We’ve only just begun to examine the racial disparities of long covid
Nevertheless, Horwitz, who is also a RECOVER principal investigator, believes the study will give a clearer view of the impact of long covid on Black people. Gregorio Millett, vice president and director for public policy for amfAR, the Foundation for AIDS Research, agrees. Millett, who is an epidemiologist, coauthored the first research paper to point out that Black people were contracting covid-19 disproportionately in the US. He says there are enough Black participants “to conduct several comparative analyses with other races or ethnicities.”
RECOVER is still recruiting participants. When the recruitment period ends, the project could finally start to answer some of the big questions about long covid and its impact on subgroups such as Black Americans. In this third year of the pandemic, the disease already casts a shadow on the daily lives of millions of people. Understanding the burden of long covid—both as an illness and as an economic event—is crucial if government officials or clinicians hope to foster equality in a health-care system that is already stacked against people of color.
As of early August, more than 93 million covid cases had been reported in the US—though the number of actual cases is believed to be far higher. Covid vaccinations and boosters reduce infection risk, but they offer no guarantees. (It is thought, however, that vaccines reduce the risk of developing long covid after a breakthrough infection by 15%.)
When Ostrosky treats patients recovering from covid, he finds they tend to fall into one of “three buckets.” Some are recovering from severe symptoms and organ failure; others acquired a chronic illness, such as diabetes, during their covid infection; and then there are those with long covid.
“These are the most difficult to treat,” he says of long covid patients. “They have serious symptoms, but we can’t find anything organically wrong or any underlying disease.”
Some have already struggled for many months. Fisher remembers the day her long covid symptoms started: August 11, 2020. Her handwriting changed. Her right foot started shaking. By the next morning, she was having tremors over her entire body that prevented her from walking or taking care of herself.
Doctors ultimately placed implants on her spine to deliver electrical stimulation and calm the tremors in her upper and lower extremities. She can now unlock her door and apply her own makeup. After months using a wheelchair, she can move short distances with the help of a wheeled walker and leg braces. But she still can’t work.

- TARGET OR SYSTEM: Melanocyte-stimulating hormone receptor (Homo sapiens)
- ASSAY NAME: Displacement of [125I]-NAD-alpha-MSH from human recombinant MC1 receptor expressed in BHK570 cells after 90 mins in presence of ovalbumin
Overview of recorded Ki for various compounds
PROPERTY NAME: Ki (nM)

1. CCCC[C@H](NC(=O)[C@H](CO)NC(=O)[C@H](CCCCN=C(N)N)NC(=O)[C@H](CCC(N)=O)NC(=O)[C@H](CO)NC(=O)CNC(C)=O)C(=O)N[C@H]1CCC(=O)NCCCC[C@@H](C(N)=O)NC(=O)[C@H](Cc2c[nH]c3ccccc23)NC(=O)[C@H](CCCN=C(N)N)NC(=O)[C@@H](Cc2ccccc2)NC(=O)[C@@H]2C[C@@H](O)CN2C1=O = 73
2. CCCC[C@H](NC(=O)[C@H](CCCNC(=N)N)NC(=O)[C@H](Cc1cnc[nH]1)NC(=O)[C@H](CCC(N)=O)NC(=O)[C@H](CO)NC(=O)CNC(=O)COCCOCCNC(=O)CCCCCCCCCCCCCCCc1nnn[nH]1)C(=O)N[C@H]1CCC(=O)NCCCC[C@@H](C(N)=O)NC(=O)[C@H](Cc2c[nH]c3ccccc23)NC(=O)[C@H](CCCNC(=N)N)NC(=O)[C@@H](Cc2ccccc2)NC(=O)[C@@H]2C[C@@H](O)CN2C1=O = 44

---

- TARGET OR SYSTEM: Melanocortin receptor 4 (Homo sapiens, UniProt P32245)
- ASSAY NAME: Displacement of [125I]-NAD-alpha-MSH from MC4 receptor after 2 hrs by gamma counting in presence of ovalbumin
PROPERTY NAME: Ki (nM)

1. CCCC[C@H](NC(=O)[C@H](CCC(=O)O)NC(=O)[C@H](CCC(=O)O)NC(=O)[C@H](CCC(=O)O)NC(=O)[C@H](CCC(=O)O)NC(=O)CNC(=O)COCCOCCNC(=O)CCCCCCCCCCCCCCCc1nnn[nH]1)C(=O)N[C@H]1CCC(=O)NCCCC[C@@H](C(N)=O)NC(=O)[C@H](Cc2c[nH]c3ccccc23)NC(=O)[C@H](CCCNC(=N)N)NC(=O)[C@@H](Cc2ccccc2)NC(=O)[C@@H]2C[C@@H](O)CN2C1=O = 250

Fisher she says she’s fortunate to have insurance, access to quality medical care, and a doctor who advocated for her. But she also recalls the condescension and dismissiveness she felt from some medical staff. She had to make repeated ER visits before her symptoms were taken seriously. This is not uncommon for Black women, who are more likely to have negative experiences in medical settings and more likely to be permanently injured or die because of them.
IBM wants to build a 100,000-qubit quantum computer
Quantum computing holds and processes information in a way that exploits the unique properties of fundamental particles: electrons, atoms, and small molecules can exist in multiple energy states at once, a phenomenon known as superposition, and the states of particles can become linked, or entangled, with one another. This means that information can be encoded and manipulated in novel ways, opening the door to a swath of classically impossible computing tasks.
As yet, quantum computers have not achieved anything useful that standard supercomputers cannot do. That is largely because they haven’t had enough qubits and because the systems are easily disrupted by tiny perturbations in their environment that physicists call noise.
Researchers have been exploring ways to make do with noisy systems, but many expect that quantum systems will have to scale up significantly to be truly useful, so that they can devote a large fraction of their qubits to correcting the errors induced by noise.
IBM is not the first to aim big. Google has said it is targeting a million qubits by the end of the decade, though error correction means only 10,000 will be available for computations. Maryland-based IonQ is aiming to have 1,024 “logical qubits,” each of which will be formed from an error-correcting circuit of 13 physical qubits, performing computations by 2028. Palo Alto–based PsiQuantum, like Google, is also aiming to build a million-qubit quantum computer, but it has not revealed its time scale or its error-correction requirements.